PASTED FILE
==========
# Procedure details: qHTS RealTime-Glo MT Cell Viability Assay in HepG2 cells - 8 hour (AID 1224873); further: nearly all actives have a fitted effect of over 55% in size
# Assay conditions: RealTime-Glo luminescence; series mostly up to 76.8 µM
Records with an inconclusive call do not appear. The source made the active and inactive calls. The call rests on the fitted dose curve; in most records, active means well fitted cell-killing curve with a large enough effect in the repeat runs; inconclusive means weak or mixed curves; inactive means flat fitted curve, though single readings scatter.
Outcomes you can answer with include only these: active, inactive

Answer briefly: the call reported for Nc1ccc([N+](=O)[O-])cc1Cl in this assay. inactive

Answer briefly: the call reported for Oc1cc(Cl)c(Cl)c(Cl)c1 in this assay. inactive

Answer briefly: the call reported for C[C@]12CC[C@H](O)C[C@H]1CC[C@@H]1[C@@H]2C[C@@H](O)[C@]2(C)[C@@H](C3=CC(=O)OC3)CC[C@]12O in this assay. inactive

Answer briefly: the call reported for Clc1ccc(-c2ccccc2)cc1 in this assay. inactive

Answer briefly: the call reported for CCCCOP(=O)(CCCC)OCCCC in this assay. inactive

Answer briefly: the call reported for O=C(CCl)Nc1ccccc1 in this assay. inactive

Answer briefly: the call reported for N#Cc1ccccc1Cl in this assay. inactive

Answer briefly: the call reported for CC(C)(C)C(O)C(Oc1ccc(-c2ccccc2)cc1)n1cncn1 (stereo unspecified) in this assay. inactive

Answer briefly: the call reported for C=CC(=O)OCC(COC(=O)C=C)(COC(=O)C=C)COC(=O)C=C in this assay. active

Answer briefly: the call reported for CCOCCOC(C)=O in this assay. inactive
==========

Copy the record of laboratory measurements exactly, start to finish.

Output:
# Procedure details: qHTS RealTime-Glo MT Cell Viability Assay in HepG2 cells - 8 hour (AID 1224873); further: nearly all actives have a fitted effect of over 55% in size
# Assay conditions: RealTime-Glo luminescence; series mostly up to 76.8 µM
Records with an inconclusive call do not appear. The source made the active and inactive calls. The call rests on the fitted dose curve; in most records, active means well fitted cell-killing curve with a large enough effect in the repeat runs; inconclusive means weak or mixed curves; inactive means flat fitted curve, though single readings scatter.
Outcomes you can answer with include only these: active, inactive

Answer briefly: the call reported for Nc1ccc([N+](=O)[O-])cc1Cl in this assay. inactive

Answer briefly: the call reported for Oc1cc(Cl)c(Cl)c(Cl)c1 in this assay. inactive

Answer briefly: the call reported for C[C@]12CC[C@H](O)C[C@H]1CC[C@@H]1[C@@H]2C[C@@H](O)[C@]2(C)[C@@H](C3=CC(=O)OC3)CC[C@]12O in this assay. inactive

Answer briefly: the call reported for Clc1ccc(-c2ccccc2)cc1 in this assay. inactive

Answer briefly: the call reported for CCCCOP(=O)(CCCC)OCCCC in this assay. inactive

Answer briefly: the call reported for O=C(CCl)Nc1ccccc1 in this assay. inactive

Answer briefly: the call reported for N#Cc1ccccc1Cl in this assay. inactive

Answer briefly: the call reported for CC(C)(C)C(O)C(Oc1ccc(-c2ccccc2)cc1)n1cncn1 (stereo unspecified) in this assay. inactive

Answer briefly: the call reported for C=CC(=O)OCC(COC(=O)C=C)(COC(=O)C=C)COC(=O)C=C in this assay. active

Answer briefly: the call reported for CCOCCOC(C)=O in this assay. inactive